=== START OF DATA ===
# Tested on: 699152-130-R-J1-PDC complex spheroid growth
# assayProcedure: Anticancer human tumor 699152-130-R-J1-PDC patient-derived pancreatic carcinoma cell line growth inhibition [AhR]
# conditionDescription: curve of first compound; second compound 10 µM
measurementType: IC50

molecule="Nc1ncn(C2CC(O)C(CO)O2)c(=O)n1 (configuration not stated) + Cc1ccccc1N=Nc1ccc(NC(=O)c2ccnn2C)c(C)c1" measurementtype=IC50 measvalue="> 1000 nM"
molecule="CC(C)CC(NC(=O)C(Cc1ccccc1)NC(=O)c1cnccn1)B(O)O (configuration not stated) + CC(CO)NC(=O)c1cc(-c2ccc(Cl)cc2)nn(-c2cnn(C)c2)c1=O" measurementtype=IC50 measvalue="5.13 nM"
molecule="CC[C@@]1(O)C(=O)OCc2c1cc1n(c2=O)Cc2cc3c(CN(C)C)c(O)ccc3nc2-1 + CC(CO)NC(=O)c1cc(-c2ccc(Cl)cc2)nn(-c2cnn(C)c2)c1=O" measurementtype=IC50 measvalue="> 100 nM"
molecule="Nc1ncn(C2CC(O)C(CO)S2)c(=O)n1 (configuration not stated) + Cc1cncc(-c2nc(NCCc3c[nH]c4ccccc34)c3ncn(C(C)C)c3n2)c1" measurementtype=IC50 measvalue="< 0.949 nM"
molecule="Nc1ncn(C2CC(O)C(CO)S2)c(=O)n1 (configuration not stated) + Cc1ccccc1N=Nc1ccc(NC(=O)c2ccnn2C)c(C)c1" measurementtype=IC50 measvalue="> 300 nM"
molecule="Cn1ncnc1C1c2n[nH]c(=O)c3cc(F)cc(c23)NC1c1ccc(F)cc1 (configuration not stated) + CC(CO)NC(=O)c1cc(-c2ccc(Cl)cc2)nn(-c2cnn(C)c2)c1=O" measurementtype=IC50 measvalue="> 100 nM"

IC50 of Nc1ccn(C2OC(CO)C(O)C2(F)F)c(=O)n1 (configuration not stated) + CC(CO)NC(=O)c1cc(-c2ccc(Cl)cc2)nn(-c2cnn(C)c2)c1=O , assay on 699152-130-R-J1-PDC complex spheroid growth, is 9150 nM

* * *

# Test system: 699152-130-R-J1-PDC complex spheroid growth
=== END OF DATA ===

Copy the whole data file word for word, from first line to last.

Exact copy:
# Tested on: 699152-130-R-J1-PDC complex spheroid growth
# assayProcedure: Anticancer human tumor 699152-130-R-J1-PDC patient-derived pancreatic carcinoma cell line growth inhibition [AhR]
# conditionDescription: curve of first compound; second compound 10 µM
measurementType: IC50

molecule="Nc1ncn(C2CC(O)C(CO)O2)c(=O)n1 (configuration not stated) + Cc1ccccc1N=Nc1ccc(NC(=O)c2ccnn2C)c(C)c1" measurementtype=IC50 measvalue="> 1000 nM"
molecule="CC(C)CC(NC(=O)C(Cc1ccccc1)NC(=O)c1cnccn1)B(O)O (configuration not stated) + CC(CO)NC(=O)c1cc(-c2ccc(Cl)cc2)nn(-c2cnn(C)c2)c1=O" measurementtype=IC50 measvalue="5.13 nM"
molecule="CC[C@@]1(O)C(=O)OCc2c1cc1n(c2=O)Cc2cc3c(CN(C)C)c(O)ccc3nc2-1 + CC(CO)NC(=O)c1cc(-c2ccc(Cl)cc2)nn(-c2cnn(C)c2)c1=O" measurementtype=IC50 measvalue="> 100 nM"
molecule="Nc1ncn(C2CC(O)C(CO)S2)c(=O)n1 (configuration not stated) + Cc1cncc(-c2nc(NCCc3c[nH]c4ccccc34)c3ncn(C(C)C)c3n2)c1" measurementtype=IC50 measvalue="< 0.949 nM"
molecule="Nc1ncn(C2CC(O)C(CO)S2)c(=O)n1 (configuration not stated) + Cc1ccccc1N=Nc1ccc(NC(=O)c2ccnn2C)c(C)c1" measurementtype=IC50 measvalue="> 300 nM"
molecule="Cn1ncnc1C1c2n[nH]c(=O)c3cc(F)cc(c23)NC1c1ccc(F)cc1 (configuration not stated) + CC(CO)NC(=O)c1cc(-c2ccc(Cl)cc2)nn(-c2cnn(C)c2)c1=O" measurementtype=IC50 measvalue="> 100 nM"

IC50 of Nc1ccn(C2OC(CO)C(O)C2(F)F)c(=O)n1 (configuration not stated) + CC(CO)NC(=O)c1cc(-c2ccc(Cl)cc2)nn(-c2cnn(C)c2)c1=O , assay on 699152-130-R-J1-PDC complex spheroid growth, is 9150 nM

* * *

# Test system: 699152-130-R-J1-PDC complex spheroid growth